We have just been through a storm front that has stayed with us for two days, bringing much-needed freshness to the dry, dusty hills.  Sadly, probably one of the last ones before autumn.  The valleys in the mornings have been filled with the cool mists of early summer, and it seems they have brought with them one of our favorite migratory birds, The European Bee-eater (merops apiaster).

European Bee-eaters visit Cyprus as they migrate between Central and Eastern Europe and Africa.  They bring their beautiful resonant chorus with them, and their dazzling plumage is a wonderful sight as they soar in the blue skies.  Their journey is an arduous one, with more than 30% not surviving the trip, mostly due to predation by other birds and humans.  For the large part their cheery stay is a short one, but a small number do stay over for 2 or 3 months in Cyprus, blessing us with their presence.

They are very chatty birds, and their calls echo across the valleys as they wheel and soar in an amazing acrobatic display in groups of up to 30 or more birds, feeding on a large range of insects.

The European Bee-eater is a medium sized bird with a large head, long curved pointed beak, and large pointed wings reminiscent of a swallow.  Plumage is quite spectacular, with a blue underbelly, chestnut head leading to a golden-brown back, a yellow and white throat, and with a black “bandit’s mask”.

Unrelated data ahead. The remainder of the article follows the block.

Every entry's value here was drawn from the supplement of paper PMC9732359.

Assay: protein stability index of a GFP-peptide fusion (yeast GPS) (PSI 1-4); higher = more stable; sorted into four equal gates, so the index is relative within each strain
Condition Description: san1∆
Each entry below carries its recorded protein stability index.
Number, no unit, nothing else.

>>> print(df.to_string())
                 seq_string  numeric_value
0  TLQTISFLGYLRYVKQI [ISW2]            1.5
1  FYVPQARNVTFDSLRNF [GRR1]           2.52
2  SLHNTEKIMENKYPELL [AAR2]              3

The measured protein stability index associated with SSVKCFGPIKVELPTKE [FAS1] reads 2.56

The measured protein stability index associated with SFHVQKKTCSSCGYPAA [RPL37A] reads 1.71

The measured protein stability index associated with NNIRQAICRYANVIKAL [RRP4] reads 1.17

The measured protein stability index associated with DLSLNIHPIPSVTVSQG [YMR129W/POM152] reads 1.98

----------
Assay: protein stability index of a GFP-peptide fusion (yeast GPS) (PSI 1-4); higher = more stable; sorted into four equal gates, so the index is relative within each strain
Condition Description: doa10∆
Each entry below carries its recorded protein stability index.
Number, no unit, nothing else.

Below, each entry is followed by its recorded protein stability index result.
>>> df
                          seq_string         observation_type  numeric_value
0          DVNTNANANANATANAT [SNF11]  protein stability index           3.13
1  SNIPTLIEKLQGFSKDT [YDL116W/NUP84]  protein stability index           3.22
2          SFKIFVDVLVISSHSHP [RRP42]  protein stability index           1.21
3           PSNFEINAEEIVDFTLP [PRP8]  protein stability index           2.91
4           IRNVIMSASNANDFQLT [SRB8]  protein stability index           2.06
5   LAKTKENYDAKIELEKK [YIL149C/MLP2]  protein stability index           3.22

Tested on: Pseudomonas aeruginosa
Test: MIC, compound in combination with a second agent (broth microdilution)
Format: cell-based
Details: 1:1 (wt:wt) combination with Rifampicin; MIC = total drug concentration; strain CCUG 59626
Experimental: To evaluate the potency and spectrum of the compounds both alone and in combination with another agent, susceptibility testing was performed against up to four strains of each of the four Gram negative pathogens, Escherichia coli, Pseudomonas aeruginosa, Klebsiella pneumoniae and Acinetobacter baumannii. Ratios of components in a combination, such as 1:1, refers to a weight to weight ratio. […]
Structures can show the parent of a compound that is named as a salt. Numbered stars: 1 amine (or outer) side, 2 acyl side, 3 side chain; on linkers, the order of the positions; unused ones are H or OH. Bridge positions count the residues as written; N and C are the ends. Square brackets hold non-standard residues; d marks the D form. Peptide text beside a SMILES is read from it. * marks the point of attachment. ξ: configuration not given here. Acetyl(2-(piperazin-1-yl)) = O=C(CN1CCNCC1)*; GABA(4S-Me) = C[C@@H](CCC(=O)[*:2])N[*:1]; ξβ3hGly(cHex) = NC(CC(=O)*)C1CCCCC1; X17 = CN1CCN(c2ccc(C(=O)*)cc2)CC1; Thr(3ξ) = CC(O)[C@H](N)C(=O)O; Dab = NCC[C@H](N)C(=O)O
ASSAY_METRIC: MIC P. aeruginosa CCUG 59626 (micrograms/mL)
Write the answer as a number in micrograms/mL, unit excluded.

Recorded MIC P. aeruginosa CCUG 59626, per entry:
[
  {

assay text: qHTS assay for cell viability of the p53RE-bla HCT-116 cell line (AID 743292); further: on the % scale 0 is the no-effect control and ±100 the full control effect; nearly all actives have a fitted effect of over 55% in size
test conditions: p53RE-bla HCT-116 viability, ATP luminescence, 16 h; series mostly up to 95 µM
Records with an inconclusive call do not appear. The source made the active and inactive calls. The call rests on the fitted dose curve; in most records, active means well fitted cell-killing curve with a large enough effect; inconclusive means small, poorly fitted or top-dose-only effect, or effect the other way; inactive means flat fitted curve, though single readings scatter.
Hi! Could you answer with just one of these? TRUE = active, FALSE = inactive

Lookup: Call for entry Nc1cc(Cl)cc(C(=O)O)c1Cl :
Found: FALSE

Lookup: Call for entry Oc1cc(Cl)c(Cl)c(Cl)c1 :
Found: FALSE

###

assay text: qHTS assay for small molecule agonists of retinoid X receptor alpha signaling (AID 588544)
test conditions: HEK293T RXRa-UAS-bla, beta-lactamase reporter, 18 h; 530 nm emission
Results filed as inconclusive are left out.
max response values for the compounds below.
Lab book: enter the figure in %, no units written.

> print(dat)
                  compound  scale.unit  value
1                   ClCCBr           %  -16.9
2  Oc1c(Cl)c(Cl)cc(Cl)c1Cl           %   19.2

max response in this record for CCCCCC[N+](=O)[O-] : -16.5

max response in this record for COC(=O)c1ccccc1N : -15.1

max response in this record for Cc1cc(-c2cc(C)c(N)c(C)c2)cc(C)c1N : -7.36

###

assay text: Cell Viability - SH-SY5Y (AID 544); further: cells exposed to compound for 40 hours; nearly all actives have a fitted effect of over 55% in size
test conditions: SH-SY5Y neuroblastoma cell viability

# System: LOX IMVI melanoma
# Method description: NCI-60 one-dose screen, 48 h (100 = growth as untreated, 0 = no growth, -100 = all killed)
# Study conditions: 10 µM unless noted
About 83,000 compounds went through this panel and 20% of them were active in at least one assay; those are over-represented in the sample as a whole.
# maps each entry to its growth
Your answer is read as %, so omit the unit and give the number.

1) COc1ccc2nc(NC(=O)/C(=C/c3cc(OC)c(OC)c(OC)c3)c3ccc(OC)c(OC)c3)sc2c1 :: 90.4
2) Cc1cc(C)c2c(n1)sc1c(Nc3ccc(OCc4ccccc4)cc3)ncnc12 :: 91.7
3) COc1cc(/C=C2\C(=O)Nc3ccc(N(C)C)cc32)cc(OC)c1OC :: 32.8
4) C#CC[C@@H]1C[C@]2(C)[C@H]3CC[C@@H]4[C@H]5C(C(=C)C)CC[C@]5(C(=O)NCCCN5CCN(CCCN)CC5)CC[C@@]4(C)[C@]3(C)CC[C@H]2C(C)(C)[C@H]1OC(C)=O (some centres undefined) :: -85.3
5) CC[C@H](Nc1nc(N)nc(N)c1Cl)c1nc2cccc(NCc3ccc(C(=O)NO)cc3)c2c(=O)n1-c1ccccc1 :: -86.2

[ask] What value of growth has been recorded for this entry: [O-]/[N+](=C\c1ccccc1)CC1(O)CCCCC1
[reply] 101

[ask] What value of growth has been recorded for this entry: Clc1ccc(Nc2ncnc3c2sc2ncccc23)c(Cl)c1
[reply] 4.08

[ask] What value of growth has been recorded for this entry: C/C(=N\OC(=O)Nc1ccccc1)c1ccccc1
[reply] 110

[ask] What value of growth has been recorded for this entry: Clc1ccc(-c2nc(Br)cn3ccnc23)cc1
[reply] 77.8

They only feed on airborne insects, and will not eat those on plants or on the ground.  They will mostly feed from a nearby perch, where they launch themselves after their prey.  They snare the insects out of the air with their beaks, crushing and eating the smaller ones in flight.  The larger insects they will take to their perch, where when they will beat the insect on the perch to kill it and break it up.  The poisonous insects they will also beat and wipe in a ritual to extract the poison before devouring it.

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